The Delhi High Court Monday dismissed a petition which alleged a ‘disproportionate’ variety of admissions of scholars from Kerala state board in Delhi University, saying fixing of cut-offs was a matter of the college’s admission coverage.
Justice Prateek Jalan mentioned that issues of educational coverage had been finest left to the college and the court docket can be gradual in interfering with the identical.
The court docket was listening to a petition by a DU-aspirant looking for a ‘scaling mechanism’ for marks scored by college students from completely different boards with a purpose to present a degree enjoying area,
“To me, it is entirely a matter of policy. How do we say what should be fixed as a cut-off? How do we say so-and-so board marks have been higher and so-and-so have been lower?… I don’t think a court can get into this based on this kind is reverse engineering,” the choose mentioned.
“We are of the view that the grievance of the petitioner is incapable of adjudication and is best left to the policy decision of the university,” the court docket additional mentioned.
The petitioner argued that despite securing over 98 per cent at school 12, she was unable to attain admission in her most well-liked course and faculty.
“Take the cookie as it crumbles. We have to accept that. There is no reason to feel disheartened… You will get admission. There are great colleges and universities all over India,” the choose instructed the petitioner Gunisha Aggarwal who was current throughout the listening to performed by way of video conferencing.
Lawyers Vipul Ganda and Annirudh Sharma, representing the petitioner, claimed that 49 per cent of scholars who bought admission within the first cut-off checklist belonged to the Kerala state board versus 13.6 per cent and 14.80 per cent from CBSE and ISC, respectively.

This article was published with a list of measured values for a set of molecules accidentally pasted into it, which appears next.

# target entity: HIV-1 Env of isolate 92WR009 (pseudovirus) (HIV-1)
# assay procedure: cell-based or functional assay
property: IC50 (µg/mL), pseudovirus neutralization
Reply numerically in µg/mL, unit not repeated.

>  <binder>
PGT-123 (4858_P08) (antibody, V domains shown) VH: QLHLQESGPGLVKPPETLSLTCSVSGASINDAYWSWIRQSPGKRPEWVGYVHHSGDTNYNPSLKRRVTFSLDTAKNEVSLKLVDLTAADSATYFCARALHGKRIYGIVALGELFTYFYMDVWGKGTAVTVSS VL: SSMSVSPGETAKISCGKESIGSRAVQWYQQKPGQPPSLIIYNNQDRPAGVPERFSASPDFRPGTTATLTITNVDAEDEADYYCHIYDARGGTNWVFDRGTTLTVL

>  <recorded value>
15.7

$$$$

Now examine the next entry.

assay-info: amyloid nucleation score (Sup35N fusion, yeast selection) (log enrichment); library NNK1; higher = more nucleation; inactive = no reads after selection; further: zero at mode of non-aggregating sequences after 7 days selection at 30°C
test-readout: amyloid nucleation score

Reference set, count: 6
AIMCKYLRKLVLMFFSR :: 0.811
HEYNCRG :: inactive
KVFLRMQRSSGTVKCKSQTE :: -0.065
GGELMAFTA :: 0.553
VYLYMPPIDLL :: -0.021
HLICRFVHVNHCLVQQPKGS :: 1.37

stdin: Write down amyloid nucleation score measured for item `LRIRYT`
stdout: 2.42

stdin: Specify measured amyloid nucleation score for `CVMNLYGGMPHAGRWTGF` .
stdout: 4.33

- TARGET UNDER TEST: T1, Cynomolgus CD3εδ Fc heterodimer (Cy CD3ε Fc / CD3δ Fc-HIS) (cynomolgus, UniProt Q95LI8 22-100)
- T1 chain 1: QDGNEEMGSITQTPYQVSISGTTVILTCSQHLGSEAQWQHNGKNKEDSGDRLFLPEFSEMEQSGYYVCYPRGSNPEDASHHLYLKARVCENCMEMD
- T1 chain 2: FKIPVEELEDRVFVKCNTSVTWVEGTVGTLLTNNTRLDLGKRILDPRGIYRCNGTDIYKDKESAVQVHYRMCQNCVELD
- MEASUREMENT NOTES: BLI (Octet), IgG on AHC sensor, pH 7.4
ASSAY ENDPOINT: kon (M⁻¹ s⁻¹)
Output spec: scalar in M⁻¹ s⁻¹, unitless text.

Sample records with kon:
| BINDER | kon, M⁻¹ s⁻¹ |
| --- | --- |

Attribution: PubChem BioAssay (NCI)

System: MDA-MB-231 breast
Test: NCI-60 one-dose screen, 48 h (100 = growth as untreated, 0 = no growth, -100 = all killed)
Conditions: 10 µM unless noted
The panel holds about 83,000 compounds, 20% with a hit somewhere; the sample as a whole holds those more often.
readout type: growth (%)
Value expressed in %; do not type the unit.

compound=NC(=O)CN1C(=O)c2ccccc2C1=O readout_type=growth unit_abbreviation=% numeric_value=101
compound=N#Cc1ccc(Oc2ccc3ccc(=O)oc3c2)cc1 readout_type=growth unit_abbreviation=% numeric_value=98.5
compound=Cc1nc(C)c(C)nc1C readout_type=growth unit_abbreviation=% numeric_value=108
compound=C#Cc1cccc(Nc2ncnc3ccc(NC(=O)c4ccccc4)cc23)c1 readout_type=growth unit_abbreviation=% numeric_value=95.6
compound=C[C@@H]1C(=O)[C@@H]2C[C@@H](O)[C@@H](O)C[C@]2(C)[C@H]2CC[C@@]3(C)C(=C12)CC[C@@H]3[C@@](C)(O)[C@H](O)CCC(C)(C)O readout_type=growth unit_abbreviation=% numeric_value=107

The counsel added that 27 per cent of profitable candidates within the first cut-off had been from the Rajasthan state board.
For the Kerala board, each class 11 and sophistication 12 marks are being thought-about which is resulting in a disproportionate variety of admissions from there, counsel for the petitioner acknowledged.
“It has come to the knowledge of the petitioner that the maximum number of 100 per cent marks have been awarded by the Kerala State Examination Board and a total of 6000 students from the Kerala State Board have scored 100 per cent marks. Similarly, other state Boards have adopted their own mechanism to award marks to students,” the petition mentioned.
“I am at the disadvantage as I am from CBSE… Suddenly this year the students of other boards have become brighter,” the counsel submitted.
The court docket famous that not solely was the scheme of marking for CBSE accredited by the Supreme Court earlier this 12 months on account of the pandemic, the petitioner filed the petition after taking part within the admission course of.
“The fact that certain state boards may have evolved a different manner of assessment leading to some variation in the average marks does not (make the admission process) manifestly arbitrary so as to require interference,” the court docket mentioned.
“The judgements of the Supreme Court make it clear that in matters of academic policy, a writ court is slow to interfere,” it clarified.
Delhi college counsel M Rupal acknowledged that that the college can’t assess ‘which board has been liberal’ as a part of its admission course of.
“If more students (of a certain board) score more marks, being a central university, we can’t deprive them,” he added.
In her petition, the petitioner prayed for a path to quash DU’s coverage of treating marks awarded by all completely different boards at par, saying that the current regime doesn’t present a ‘level playing field’.